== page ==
To analyse the effects of life-history and ecological traits on plant phenological response, we used phylogenetically generalized least squares (PGLS; Martins & Hansen 1997; Pagel 1997, 1999), as

implemented in the CAIC package (Orme et al. 2009) in the R

statistical environment (R Development Core Team 2010). PGLS is

an extension of generalized least squares – a multivariate method

that allows for evaluating the effect of individual predictor variables after controlling for the effect of other explanatory variables in the model. In addition, PGLS models incorporate the expected covari-ance among species based on their phylogenetic relationships, thereby controlling for the non-independence of data points due to the shared descent of species. The covariance matrix can be

modi-fied to allow for deviations from the standard Brownian model of

character evolution; this is achieved by multiplying its off-diagonal

elements by the parameter k, thereby modifying the covariation

among species (Pagel 1997, 1999). Values ofkclose to 1 retain the

original Brownian model of character evolution, whereas values approaching 0 imply phylogenetic independence (i.e. no covariation

among species due to phylogeny). The most appropriate value ofk

for a given trait or model can be found by maximum-likelihood esti-mation (Freckleton, Harvey & Pagel 2002). We used this procedure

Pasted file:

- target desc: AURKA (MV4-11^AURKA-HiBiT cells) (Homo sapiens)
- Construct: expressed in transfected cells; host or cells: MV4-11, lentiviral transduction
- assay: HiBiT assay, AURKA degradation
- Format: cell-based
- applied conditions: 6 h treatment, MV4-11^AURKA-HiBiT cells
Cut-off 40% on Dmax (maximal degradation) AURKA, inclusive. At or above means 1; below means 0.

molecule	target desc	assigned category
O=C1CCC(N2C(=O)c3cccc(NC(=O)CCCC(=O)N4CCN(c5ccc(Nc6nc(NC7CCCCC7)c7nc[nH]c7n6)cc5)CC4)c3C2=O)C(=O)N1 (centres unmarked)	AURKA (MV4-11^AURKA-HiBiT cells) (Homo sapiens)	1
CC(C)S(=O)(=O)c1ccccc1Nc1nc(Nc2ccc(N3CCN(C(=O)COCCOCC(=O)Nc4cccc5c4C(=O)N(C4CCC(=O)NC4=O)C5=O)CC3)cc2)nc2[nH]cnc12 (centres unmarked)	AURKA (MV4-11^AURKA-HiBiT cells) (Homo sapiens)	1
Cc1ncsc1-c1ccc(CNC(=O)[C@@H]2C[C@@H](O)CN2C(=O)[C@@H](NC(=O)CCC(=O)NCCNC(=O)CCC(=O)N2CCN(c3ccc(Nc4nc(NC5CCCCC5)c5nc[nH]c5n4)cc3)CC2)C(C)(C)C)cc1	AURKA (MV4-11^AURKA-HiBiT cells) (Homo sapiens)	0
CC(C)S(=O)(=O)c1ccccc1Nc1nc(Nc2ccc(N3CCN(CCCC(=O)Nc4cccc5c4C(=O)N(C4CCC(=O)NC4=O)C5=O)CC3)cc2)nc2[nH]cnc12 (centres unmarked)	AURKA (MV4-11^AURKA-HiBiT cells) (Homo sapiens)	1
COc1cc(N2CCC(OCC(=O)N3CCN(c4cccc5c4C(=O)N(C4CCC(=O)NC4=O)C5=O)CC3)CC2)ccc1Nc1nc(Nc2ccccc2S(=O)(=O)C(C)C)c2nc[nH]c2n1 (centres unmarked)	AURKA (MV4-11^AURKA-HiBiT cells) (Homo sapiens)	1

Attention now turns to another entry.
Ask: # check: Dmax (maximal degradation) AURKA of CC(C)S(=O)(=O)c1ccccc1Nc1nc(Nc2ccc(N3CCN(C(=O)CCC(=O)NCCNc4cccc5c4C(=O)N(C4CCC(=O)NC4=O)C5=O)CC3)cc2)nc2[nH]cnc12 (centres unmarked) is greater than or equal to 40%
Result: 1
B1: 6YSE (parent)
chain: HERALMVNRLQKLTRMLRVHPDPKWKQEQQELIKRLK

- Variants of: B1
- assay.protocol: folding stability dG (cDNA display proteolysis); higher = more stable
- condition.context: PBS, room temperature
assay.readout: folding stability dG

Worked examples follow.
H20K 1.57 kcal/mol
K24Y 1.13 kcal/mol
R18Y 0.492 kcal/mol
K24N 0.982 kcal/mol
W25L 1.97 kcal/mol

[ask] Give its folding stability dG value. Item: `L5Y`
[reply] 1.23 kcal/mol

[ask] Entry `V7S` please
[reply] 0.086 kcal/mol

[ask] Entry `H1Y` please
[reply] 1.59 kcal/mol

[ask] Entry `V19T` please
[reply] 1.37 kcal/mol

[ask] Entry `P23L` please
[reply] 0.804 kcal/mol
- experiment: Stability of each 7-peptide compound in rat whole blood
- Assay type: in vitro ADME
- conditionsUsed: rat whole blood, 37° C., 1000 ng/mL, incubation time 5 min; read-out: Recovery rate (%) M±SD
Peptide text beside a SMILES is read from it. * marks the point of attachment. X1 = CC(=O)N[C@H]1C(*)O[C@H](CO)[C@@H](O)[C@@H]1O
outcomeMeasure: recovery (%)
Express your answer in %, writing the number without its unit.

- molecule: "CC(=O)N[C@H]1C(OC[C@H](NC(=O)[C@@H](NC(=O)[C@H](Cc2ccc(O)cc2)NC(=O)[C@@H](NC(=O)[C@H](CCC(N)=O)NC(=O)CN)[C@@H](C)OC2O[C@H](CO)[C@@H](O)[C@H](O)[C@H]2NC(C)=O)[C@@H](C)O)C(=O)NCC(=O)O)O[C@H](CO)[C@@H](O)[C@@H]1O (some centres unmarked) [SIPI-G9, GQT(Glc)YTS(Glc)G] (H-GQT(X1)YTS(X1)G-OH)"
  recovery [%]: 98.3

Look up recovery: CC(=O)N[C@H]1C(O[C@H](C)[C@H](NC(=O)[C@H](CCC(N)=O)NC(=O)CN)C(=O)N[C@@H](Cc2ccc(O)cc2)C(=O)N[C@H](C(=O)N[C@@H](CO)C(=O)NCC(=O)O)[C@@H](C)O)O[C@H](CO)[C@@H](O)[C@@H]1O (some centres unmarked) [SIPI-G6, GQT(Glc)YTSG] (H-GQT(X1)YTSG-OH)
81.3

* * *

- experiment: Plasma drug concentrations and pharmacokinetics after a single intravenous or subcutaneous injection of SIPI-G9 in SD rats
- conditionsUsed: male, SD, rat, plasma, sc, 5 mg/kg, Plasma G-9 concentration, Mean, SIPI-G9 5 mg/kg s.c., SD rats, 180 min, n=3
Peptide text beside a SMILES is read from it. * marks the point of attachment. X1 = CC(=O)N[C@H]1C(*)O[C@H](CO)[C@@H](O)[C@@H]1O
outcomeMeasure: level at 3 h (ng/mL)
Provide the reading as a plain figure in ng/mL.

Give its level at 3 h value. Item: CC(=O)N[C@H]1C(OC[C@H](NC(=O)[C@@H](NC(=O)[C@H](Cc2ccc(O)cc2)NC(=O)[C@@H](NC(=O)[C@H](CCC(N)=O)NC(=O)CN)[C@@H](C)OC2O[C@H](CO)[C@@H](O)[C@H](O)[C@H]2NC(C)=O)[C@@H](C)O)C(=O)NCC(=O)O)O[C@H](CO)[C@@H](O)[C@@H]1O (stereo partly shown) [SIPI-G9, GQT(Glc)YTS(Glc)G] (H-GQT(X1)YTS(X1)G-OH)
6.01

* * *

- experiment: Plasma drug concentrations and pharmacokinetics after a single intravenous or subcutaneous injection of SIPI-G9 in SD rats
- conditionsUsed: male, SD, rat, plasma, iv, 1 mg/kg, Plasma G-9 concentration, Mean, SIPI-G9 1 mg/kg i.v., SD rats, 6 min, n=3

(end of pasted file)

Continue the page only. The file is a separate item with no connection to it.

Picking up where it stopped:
to setkto the value that best fits the data in all models. We also

quantified phylogenetic signal in each trait separately by estimating

the maximum-likelihood value of kusing the geiger package in R

(Harmonet al.2009); statistical significance was estimated by

likeli-hood ratio tests (i.e. by comparing the log-likelilikeli-hood of the model in

whichkis set to the most appropriate value to the log-likelihood of

a model in whichk=0).

To evaluate the relative importance of predictor variables in deter-mining phenological responses, we constructed separate multivariate

models for the two dependent variables (temporal trend inflowering

date and shift inflowering date after 1960) with all possible

combina-tions of the predictors without interaccombina-tions (31 possible models for

thefive predictors) and used Akaike Information Criterion corrected

for small sample sizes (AICc) to rank these models (Burnham &

Anderson 2002). For each of the models in the model set, we

calcu-lated AICcdifferences (Di; the difference in AICcvalue between the

focal model and the best model) to evaluate the level of empirical

support for a given model and Akaike weights (wi) to approximate

the strength of evidence in favour of the focal model relative to the others (Burnham & Anderson 2002). Akaike differences in the range between 0 and 2 indicate substantial level of empirical support of a

given model, whereas Di>7 imply very low support. Because no

model received decisive support, but a subset of models emerged as having substantial support, we used model averaging, and for each